Where the Truth Lies
2005, NR, 108 min. Directed by Atom Egoyan. Starring Kevin Bacon, Colin Firth, Alison Lohman, Sonja Bennett, Rachel Blanchard, Kathryn Winslow, Maury Chaykin.
REVIEWED By Marjorie Baumgarten, Fri., Nov. 11, 2005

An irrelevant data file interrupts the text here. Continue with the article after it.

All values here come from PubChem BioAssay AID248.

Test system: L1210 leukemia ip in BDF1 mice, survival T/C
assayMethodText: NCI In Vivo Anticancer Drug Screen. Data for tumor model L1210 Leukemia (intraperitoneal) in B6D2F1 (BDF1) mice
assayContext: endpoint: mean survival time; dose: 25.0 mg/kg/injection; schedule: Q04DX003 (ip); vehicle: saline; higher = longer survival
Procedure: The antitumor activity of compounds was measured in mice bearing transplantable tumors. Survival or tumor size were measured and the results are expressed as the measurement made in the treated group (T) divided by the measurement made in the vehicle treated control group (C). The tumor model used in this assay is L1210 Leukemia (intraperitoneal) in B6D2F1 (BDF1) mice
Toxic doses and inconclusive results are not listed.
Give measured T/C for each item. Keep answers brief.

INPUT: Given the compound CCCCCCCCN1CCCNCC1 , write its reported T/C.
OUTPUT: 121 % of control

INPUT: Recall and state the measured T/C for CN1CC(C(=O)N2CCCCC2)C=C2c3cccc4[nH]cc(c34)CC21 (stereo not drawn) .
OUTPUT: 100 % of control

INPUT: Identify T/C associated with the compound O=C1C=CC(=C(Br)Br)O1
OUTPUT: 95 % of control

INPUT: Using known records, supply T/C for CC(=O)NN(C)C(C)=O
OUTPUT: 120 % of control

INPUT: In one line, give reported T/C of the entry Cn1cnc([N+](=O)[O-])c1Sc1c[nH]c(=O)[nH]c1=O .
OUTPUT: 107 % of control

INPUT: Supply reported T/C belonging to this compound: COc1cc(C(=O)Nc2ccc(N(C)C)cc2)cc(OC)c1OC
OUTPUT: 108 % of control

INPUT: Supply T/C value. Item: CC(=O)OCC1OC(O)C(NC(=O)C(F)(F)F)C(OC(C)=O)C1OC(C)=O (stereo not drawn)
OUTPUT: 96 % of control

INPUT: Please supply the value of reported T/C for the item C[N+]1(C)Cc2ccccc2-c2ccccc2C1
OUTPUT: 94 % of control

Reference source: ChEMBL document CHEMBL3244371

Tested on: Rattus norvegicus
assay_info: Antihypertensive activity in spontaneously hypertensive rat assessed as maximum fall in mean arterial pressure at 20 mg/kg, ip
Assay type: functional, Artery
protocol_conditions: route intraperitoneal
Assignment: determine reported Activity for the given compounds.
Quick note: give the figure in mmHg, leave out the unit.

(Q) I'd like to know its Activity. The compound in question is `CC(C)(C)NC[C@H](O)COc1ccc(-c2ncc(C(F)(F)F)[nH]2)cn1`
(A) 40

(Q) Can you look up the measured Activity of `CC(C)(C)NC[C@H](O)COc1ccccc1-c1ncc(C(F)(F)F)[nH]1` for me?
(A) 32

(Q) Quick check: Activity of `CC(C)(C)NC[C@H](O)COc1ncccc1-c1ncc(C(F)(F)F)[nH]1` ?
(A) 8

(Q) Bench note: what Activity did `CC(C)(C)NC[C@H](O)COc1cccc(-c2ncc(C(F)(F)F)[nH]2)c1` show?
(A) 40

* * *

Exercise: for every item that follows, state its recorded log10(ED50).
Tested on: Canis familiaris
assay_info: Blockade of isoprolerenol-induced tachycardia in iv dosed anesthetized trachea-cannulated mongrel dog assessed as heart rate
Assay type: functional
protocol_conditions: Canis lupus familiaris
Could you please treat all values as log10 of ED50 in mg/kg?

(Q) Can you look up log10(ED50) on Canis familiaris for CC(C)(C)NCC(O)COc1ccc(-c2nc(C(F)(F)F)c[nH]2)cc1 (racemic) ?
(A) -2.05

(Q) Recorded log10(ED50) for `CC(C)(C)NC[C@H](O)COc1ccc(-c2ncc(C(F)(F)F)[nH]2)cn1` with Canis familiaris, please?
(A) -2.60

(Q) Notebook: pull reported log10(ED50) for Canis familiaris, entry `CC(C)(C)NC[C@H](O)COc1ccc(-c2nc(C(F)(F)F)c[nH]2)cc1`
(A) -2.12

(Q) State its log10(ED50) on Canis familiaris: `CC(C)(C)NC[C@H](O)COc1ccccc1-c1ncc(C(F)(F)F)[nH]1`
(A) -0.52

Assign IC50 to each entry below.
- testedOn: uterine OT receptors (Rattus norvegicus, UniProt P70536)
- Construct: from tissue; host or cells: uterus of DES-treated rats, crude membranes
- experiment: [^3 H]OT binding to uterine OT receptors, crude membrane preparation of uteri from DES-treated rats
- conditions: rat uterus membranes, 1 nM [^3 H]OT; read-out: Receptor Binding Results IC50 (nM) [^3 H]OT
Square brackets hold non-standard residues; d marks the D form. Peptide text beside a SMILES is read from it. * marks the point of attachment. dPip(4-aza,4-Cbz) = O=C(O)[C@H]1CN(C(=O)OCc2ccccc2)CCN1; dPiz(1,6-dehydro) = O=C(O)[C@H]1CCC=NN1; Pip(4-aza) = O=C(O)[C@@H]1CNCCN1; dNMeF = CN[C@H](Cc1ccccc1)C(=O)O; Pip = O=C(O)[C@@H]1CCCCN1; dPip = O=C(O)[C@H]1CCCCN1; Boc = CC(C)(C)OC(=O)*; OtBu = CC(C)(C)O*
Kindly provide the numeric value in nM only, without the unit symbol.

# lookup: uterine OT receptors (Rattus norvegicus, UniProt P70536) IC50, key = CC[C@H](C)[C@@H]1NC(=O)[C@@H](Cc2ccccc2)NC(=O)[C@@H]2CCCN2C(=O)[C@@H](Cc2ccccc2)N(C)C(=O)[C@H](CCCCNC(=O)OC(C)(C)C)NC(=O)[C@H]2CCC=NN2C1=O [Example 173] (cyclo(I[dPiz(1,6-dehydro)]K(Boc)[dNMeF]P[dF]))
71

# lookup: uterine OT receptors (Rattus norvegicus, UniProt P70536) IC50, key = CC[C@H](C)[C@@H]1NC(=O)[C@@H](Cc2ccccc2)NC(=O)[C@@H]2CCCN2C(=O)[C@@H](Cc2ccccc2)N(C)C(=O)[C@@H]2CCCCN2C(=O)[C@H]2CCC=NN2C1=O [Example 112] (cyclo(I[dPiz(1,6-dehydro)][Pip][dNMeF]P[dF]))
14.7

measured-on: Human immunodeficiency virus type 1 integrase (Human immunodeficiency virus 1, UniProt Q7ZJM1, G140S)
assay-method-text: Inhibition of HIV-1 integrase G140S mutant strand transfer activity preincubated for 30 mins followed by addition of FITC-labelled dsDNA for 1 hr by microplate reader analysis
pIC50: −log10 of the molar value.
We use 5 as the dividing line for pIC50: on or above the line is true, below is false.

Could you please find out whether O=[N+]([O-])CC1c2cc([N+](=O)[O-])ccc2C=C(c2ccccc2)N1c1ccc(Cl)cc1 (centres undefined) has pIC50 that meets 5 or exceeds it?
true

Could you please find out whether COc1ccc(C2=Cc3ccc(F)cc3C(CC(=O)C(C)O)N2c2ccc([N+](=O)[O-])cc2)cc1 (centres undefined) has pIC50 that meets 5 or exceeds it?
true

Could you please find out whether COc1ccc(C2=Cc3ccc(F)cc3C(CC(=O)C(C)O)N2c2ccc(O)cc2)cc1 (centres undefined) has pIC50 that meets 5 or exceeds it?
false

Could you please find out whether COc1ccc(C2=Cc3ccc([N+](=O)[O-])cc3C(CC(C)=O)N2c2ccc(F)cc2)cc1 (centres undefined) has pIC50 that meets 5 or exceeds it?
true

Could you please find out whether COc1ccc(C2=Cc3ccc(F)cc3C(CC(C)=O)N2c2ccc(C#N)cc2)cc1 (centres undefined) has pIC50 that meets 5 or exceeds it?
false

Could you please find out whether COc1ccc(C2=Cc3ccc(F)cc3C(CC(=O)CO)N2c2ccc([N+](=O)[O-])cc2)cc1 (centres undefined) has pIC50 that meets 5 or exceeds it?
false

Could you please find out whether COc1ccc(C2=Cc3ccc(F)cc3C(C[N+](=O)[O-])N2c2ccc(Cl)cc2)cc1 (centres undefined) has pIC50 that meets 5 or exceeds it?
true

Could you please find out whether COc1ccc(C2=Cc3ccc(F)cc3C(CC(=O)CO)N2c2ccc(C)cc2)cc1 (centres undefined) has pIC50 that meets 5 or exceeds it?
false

Master filmmaker Atom Egoyan (The Sweet Hereafter, Exotica) goes for the mainstream with his latest, Where the Truth Lies, and sadly his aim is way off. Whatever instincts guided Egoyan to adapt Rupert ("The Piña Colada Song") Holmes’ show-biz murder mystery for the screen have misled the artist completely. Where the Truth Lies is a sodden, humorless mess full of lifeless performances (except for Lohman, whose work is just bad), purposeless convolutions, and lethargic pacing. With some more oomph, Where the Truth Lies might have risen to the level of fun backstage trash, but it doesn’t even have the mirth to pull that off. The story involves a popular Fifties song-and-comedy team, which is clearly fashioned after Dean Martin and Jerry Lewis, and the body of a nude dead woman that turns up in the bathtub of their hotel suite. Vince Collins (Firth) and Lanny Morris (Bacon) are the country’s top variety performers, and the film opens during one of their Fifties telethons. Lohman plays the celebrity journalist, Karen O’Connor, whose present-day interest in the duo’s long-ago scandal prompts her to instigate a few convolutions of her own. Bacon is the only actor here who brings any verve to his performance; Firth is lackluster and Lohman is inept. The film fails to revel in its retro Fifties allure that might have made it more fun to watch, plus we never see much of Morris and Collins’ stage act, which probably would have been, at least, entertaining, and might have also provided more insight into the story’s big disclosure. Much to-do has been made over the original NC-17 rating given to Where the Truth Lies by the MPAA. Even though the distributors decided to keep the movie intact and release it with no rating at all, it must be said that there’s nothing terribly prurient going on here – at least not much that isn’t already seen in any number of R-rated films. However, the MPAA’s overdue diligence has certainly been used by the distributors to help market the film by upping its sexiness quotient. Don’t be fooled. Someone like Brian de Palma might have found the sexy thriller that resides somewhere within Where the Truth Lies, but as directed by Egoyan Where the Truth Lies is as cold and unseemly as that stiff found in the shower.